I spent the first night of spring break on the bathroom floor. No, no, I wasn’t in some exotic location partying with friends. No, I hadn’t hit up the local bars. Heck, I wasn’t even just getting trashed at home. Nope, I was just sick. So what else is new?
Anyway, while I was up all night not doing anything except throwing up intermittently, I had a lot of time to think, and a lot of time to decide on my next blogging subject. But before I begin…
My blog is still in it’s fledgling stages. I initially set a goal for myself to take awareness action outside of this blog every 5 posts, but around post 5 I almost died and things just didn’t go as planned. So I reset that goal to every 10 posts. Since this is the 10th post (woo hoo!) I am planning on beginning a poster campaign at UNT to raise awareness and get more people checking out this blog so we can start doing real events, interviews, etc. This is all very exciting, but it made me hesitant to write this post. See, I’m about to make a move to try and draw a lot more attention to this site, but the next subject that’s on my mind is one that may make me a bit unpopular, especially among my own age bracket. So I’m just going to be quick, like ripping off a band-aid:
This post contains opinions that are anti-drinking.
*looks around* is anybody still reading? Okay. Well, I wanted to tell the story of why I came to write this blog:
I am a junior at UNT, and I have the best job ever. I get to film and edit for a living – my dream come true. I had ditched the RTVF program at my school, and somehow found work in the real world of film. This is unheard of. I had been working at this studio for about a year. I had gotten to be good friends with my boss and coworkers.
Well, one day, I missed a dose of some of my medicine. Like most prescriptions, it advised that I take it as soon as I remembered. Being sick wasn’t new to me, and I knew what would happen: I’d take that dose along with the next dose, and wind up throwing up all night. Since I was friends with my boss, I thought I could tell him about my chronic illness and forewarn him of the impending sick day I’d need to take.
It went something like this:
Me: “This might sound silly, but I might be sick tomorrow–”
Boss: “You might be sick?”
Me: “Yes, um–”
Boss: *leaning out office door, calling a couple of the guys over* “Hey, do you hear this? She might be sick tomorrow!”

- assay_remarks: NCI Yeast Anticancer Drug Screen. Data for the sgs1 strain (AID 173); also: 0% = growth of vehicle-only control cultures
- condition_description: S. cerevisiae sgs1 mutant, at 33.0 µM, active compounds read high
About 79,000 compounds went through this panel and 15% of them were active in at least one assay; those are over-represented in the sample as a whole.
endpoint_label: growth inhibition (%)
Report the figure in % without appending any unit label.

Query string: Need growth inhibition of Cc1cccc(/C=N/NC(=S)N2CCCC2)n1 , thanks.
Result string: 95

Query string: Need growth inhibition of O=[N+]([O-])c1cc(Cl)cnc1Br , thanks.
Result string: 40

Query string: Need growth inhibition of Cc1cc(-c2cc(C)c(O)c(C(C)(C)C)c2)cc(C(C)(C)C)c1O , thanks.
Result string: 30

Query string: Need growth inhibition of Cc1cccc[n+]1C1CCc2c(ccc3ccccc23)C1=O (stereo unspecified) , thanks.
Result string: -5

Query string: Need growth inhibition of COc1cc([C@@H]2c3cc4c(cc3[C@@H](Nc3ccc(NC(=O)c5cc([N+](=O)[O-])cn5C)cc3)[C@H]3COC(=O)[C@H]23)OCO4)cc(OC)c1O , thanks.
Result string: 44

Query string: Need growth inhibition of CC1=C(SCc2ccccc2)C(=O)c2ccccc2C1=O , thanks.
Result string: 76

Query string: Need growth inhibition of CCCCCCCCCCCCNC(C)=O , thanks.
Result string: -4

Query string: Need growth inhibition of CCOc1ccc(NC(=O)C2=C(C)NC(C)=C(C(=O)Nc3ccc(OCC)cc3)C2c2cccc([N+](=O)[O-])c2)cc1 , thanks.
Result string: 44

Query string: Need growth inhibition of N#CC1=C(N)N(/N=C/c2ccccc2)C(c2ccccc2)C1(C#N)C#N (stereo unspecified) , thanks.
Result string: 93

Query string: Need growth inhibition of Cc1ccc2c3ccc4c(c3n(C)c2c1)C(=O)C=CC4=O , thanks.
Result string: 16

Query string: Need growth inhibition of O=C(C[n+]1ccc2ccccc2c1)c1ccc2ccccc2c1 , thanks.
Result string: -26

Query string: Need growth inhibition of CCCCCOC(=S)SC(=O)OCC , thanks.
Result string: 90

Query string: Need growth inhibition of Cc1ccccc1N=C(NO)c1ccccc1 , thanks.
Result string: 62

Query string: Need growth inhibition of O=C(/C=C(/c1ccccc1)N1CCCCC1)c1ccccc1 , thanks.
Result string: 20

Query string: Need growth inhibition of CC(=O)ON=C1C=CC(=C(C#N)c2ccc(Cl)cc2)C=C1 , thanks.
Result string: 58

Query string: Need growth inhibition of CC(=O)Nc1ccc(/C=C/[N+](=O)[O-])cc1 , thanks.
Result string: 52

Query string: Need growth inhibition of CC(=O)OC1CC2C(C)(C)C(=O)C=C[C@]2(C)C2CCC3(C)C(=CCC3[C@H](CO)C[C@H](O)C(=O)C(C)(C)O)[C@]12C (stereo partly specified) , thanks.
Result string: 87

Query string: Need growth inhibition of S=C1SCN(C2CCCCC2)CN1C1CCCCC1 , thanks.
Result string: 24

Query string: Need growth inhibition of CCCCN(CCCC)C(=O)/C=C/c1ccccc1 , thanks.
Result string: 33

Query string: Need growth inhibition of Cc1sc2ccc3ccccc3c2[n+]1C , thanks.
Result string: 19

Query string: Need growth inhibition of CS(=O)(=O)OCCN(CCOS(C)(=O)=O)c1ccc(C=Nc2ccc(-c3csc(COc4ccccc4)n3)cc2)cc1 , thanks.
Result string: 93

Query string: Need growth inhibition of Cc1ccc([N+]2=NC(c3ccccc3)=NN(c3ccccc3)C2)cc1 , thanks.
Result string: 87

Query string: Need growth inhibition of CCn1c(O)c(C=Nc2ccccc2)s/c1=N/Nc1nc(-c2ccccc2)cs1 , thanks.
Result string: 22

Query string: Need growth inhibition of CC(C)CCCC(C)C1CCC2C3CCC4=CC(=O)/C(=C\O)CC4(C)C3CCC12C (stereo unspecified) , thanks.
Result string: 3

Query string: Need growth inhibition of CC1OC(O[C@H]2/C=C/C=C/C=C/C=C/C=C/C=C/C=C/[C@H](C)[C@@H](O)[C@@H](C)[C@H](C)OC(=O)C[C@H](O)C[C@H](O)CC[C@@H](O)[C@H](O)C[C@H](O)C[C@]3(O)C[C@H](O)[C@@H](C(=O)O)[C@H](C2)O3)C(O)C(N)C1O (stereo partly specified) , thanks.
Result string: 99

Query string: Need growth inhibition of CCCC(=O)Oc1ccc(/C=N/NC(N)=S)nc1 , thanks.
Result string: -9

Coworker 1: “What does that even mean??”
Coworker 2: “Ha, yeah, like I might get really drunk tonight?”
Coworker 1: “I might get hungover!”
At this point, I stalked off, got my bags and went home. It would be upsetting enough to have a jerk boss publicly humiliate you like that, but it was worse coming from a person I consider to be a friend. Oh the stories I could tell of trying to explain an invisible illness to bosses or teachers. I was livid. Not only was I once again expected to be well if I didn’t look sick, but to insinuate getting drunk?! That made it really personal. I hate drinking. I’ve lost friends over it. But that’s college life, right? I realized it was an issue of awareness. Everyone is aware of the binge drinking and partying that goes on in college, but there’s little to NO awareness of my disease that effects 5.5 MILLION women in North America alone! Drinking is a stupid decision, but being sick was NEVER up to me.
I have a theory that it is not uncommon in people with invisible illness or any illness to not drink. I’ve done no research, but my own thought process is that I feel completely crappy all the time anyway. Hangovers are the last thing I need – I spend enough time on the bathroom floor as it is. And I’ve never seen the draw of drinking so much that you can’t remember anything. I’m sick, and I even almost died once – I want to remember everything I can. I only have one life, after all.
Then there are people who “drink socially,” which is also beyond me. If you need to drink to have fun, then I don’t think you have very good friends. If you saw my friends and I hanging out, you’d probably think we were drunk all the time. Having fun is a lot like being drunk, except you don’t need alcohol. The last reason I hear drinking is great is because it helps you not worry about life – okay, zip it right there. Part of being a grown up is being present in your own life. Drinking as a form of escapism is, in my opinion, the lowest and most immature….but now I’m ranting. This post isn’t about ranting.
Ever since I can remember, I’ve hated the idea of drinking. I wasn’t raised that way – both my parents drink, and in a Lutheran church we have no qualms about having real wine up there on the alter. But for some reason, I have always been against it. Maybe it was God’s way of preparing me for being diagnosed with an incurable disease. Most medicine I take has labels that forbid alcohol, and yes, there’s the physical stuff I mentioned earlier. But there’s more than that. Hating the idea of drinking is alienating. No one else on planet earth feels that way. Getting drunk is accepted and encouraged EVERYWHERE. It was only this year that I found one human being who shared my views. That’s 21 years of it being just me. 21 years of learning to be okay with feeling isolated.
So I was ready for the new feelings of isolation that came with being chronically ill.
My coworkers made me mad that day, but I couldn’t stay mad. It was an issue of awareness. I’m not on an anti-alcohol crusade here, I just think I deserve as much awareness as binge drinkers.
1 in 4 college students engage in binge drinking (which, I want to remind you, is a choice).
1 in 2 people in the U.S. suffer from invisible illnesses.
Most were born with their condition.
If you’re healthy enough to be getting wasted and partying this spring break, then I envy you. But I wonder, too, why you don’t take better care of your body.
That’s all I have to say about that.